I’ve found a deep connection with participants in Creating Music Together. The atmosphere of mutual support is genuinely nourishing. One of my greatest joys as a musician in the past twenty years has been witnessing the satisfaction when someone hears their first composition for the first time.

Essential to being able to support others in their creative work has been identifying and meeting my own creative needs. Time alone in the music studio has been crucial; I’ve also structured projects, such as On Foot to have time alone as well as time supporting the group.

Essential to being able to support others in their creative work has been identifying and meeting my own creative needs.

In On Foot: Brooklyn, I walked everywhere I went for ninety-one days from February 21 to May 21, 2012. During the week, I walked alone, composing a new piece. Each Sunday, I led a group in a silent walk, and performed that week’s piece on the street.

In 2019’s On Foot: Aubervilliers, I designed and lead twenty-four silent walks in twenty-four days. In the design phase, I spent time alone freely wandering in and around Aubervilliers—letting my feet go where they would often getting lost. After following my curiosity, I looked at what route might work for a group. We began and completed each walk at Les Laboratoires d’Aubervilliers. In the middle, I made a thirty-minute field recording. After the walk was over, we played the recording back in the theater at Les Laboratoires. Participants were asked to commit to stay with us in silence until we returned to the theater.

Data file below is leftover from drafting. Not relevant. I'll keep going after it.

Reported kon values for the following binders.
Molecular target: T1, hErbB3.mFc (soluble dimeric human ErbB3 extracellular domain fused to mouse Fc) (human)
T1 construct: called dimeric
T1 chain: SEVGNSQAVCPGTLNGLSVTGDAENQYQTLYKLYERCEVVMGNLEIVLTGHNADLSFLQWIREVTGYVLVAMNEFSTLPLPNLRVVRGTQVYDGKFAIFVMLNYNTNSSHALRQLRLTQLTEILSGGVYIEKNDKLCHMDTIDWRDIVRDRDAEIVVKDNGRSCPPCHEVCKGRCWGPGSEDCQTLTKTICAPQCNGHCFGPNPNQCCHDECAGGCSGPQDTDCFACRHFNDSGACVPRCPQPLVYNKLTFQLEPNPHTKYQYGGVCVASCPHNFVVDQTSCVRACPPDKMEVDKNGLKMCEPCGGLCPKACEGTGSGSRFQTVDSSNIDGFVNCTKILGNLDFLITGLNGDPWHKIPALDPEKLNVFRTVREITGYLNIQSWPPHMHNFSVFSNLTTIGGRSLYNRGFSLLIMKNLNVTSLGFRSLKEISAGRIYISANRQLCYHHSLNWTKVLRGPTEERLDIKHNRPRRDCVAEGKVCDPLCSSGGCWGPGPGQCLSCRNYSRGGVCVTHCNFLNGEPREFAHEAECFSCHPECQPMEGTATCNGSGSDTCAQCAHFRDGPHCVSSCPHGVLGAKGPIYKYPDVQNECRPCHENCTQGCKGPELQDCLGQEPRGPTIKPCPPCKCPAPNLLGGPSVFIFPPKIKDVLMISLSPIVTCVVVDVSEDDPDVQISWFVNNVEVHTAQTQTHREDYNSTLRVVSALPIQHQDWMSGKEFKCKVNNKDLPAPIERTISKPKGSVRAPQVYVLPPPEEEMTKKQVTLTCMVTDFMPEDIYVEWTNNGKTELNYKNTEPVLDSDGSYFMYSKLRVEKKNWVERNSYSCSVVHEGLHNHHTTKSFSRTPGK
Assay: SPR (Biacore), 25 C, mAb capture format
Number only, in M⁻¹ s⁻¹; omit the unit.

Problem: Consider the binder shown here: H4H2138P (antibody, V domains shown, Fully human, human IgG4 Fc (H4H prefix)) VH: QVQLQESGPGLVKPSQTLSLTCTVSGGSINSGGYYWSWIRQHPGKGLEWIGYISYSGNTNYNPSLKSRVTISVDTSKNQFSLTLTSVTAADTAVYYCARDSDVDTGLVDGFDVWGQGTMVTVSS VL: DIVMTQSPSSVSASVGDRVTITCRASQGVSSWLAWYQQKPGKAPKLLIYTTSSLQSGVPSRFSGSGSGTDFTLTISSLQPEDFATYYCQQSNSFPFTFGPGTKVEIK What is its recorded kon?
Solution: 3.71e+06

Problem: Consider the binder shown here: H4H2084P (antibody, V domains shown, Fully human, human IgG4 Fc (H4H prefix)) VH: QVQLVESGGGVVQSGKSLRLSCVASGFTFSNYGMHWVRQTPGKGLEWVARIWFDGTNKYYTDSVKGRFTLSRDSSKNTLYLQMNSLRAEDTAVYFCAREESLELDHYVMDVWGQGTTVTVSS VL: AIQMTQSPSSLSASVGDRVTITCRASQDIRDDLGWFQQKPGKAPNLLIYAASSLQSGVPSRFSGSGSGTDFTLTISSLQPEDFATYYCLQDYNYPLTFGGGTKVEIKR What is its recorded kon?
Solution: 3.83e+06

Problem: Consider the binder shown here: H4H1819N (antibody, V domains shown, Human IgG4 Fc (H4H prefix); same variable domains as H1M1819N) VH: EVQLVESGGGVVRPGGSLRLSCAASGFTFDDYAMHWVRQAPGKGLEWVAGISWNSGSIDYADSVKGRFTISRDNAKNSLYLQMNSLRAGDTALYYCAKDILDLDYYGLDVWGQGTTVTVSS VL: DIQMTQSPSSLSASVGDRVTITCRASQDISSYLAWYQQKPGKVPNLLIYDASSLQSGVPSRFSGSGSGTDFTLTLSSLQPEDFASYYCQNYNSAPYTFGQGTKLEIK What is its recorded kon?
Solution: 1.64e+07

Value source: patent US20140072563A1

Craig Shepard instructing participants to walk in silence (Photo by Adele Fournet)

Craig Shepard instructing participants to walk in silence (Photo by Adele Fournet)

During the group walks, silence depended on attention. I asked participants to refrain from speaking with the mouth, with the eyes, and with the hands, and to refrain from using cell-phones, cameras, or other devices. I asked participants to leave devices at home or securely at the meeting point; I’ve noticed that when walkers had devices on their bodies, even when they were turned off, there was a different quality to attention.

In going over the parameters of the walk, I offered two simple attention exercises to support participants to stay present when their attention may have wandered. The first I learned from Alexander Technique teacher Frank Sheldon: notice what moves in your body when you breathe. The second I discovered during the walks: place part of your attention in your rear foot, alternating with each step.

[Ed Note: A short Arte documentary about On Foot ia available in French and in German.]

Silent walks have lasted between three and fourteen hours. The first forty-five minutes were usually a settling period. I’ve noticed the deepest silences after walking together for three hours. We took brief pauses to stretch. On longer walks, we took breaks to sit down for silent meals. At the end of each walk, I broke the silence by saying “thank you” and making eye contact with each member.

After the end of the walk, many participants enjoyed sharing what they saw or heard. Most participants reported hearing sounds they had never heard before. Others noted the arc of the day, a keener awareness of weather, and what it felt like to have extended time in silence.

While I do enjoy walking alone – usually in silence – I’ve noticed a different quality when walking together. Because silence depends on the level of commitment and attention of the participants, the experience depends very much on those who show up for it. Sometimes, we really connected—even when we began as perfect strangers. There were moments where were together—really together—in one moment. And then it was gone.